Many individuals do not like their positions, bosses, coworkers or work environment. Perhaps you do not connect to your workplace culture, or you feel as though your boss’s comments about your work are picky. Maybe your coworker talks too loud, or you even sit by an employee that wears too much perfume. Unfortunately, none of these examples constitute a hostile work environment.

Claiming that a work environment is hostile involves significant proof, but if you face harassment and discrimination in your hostile workplace, you have the authority to file a claim with the state of New York. Before doing so, however, it may prove wise to speak to an attorney to help you in determining whether your unique situation will qualify as a hostile work environment. You do not want to bring a false claim against your employer and waste time and money filing a claim that risks denial.

Identifying harassment and a hostile environment

According to the Equal Employment Opportunity Commission (EEOC), a hostile work environment must always include discrimination or harassment of one of the protected classes. Evidence must point to the fact that you face discrimination or harassment due to your:

  • Age
  • Disability
  • Genetic information
  • Pregnancy
  • Race or color
  • Religion
  • Sex

The court is not likely to identify an isolated instance where an annoying coworker made a slight against you as an illegal act.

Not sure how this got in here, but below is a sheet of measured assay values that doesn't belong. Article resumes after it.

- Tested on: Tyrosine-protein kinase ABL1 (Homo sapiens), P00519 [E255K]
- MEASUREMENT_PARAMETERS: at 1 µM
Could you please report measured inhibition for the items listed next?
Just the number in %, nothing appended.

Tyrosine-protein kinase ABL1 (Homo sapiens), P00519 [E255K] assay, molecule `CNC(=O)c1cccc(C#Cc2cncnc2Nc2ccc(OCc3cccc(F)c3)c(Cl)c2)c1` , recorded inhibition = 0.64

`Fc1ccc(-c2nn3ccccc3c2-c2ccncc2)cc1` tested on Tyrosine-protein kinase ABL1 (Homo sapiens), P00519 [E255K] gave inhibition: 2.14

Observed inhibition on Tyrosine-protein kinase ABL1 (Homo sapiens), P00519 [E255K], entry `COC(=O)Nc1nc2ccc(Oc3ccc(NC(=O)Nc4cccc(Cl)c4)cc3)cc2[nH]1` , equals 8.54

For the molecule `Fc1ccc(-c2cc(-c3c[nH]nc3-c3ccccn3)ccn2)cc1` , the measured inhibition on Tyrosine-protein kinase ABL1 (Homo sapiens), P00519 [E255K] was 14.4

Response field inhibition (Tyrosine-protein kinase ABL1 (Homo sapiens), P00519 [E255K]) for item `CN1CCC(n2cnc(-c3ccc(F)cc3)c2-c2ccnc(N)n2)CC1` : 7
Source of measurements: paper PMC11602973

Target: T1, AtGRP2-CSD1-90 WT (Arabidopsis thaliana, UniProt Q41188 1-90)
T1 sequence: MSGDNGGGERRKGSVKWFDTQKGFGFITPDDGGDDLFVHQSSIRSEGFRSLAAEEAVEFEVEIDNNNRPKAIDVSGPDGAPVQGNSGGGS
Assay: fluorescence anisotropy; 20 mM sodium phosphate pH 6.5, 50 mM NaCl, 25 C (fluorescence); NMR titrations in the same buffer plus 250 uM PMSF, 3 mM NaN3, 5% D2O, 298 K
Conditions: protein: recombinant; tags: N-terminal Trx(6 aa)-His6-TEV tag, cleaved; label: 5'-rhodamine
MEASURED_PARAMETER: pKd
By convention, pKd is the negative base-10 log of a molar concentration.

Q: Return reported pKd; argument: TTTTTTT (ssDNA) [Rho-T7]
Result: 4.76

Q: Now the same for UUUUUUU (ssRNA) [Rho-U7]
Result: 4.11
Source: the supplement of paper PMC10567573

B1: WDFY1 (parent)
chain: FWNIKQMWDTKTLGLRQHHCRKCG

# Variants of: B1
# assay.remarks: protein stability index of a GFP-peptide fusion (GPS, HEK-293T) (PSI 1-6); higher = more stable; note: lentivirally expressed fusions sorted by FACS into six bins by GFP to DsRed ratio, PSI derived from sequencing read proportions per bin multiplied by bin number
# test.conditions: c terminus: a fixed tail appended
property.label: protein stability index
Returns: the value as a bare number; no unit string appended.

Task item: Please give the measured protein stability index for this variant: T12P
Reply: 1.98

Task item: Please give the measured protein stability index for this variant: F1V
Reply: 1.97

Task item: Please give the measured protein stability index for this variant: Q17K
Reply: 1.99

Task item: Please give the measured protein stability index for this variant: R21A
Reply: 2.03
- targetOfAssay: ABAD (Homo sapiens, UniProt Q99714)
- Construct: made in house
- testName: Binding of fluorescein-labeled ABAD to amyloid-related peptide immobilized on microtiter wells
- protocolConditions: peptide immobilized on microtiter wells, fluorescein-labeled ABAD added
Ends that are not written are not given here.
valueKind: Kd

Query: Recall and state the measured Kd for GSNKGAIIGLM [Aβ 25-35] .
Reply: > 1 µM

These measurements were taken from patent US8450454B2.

Harassment and a hostile environment become apparent in the following ways.

  1. You begin to face offensive acts against your protected class on a regular basis, and you are subjected to these comments or actions due to your job.
  2. You face offensive comments regularly that a reasonable person would see as hostile or abusive.

Comments like jokes, slurs and threats against specific types of people constitute a hostile environment, especially if the action is repeated.

Bringing a claim forward involves courage. Even if you do not face discrimination or harassment yourself, but you witness other coworkers facing these issues, you may bring a claim. Your employer will prove responsible, even if a coworker commits the actions. Know that an attorney can help you identify a hostile situation and determine how to present the information to the court.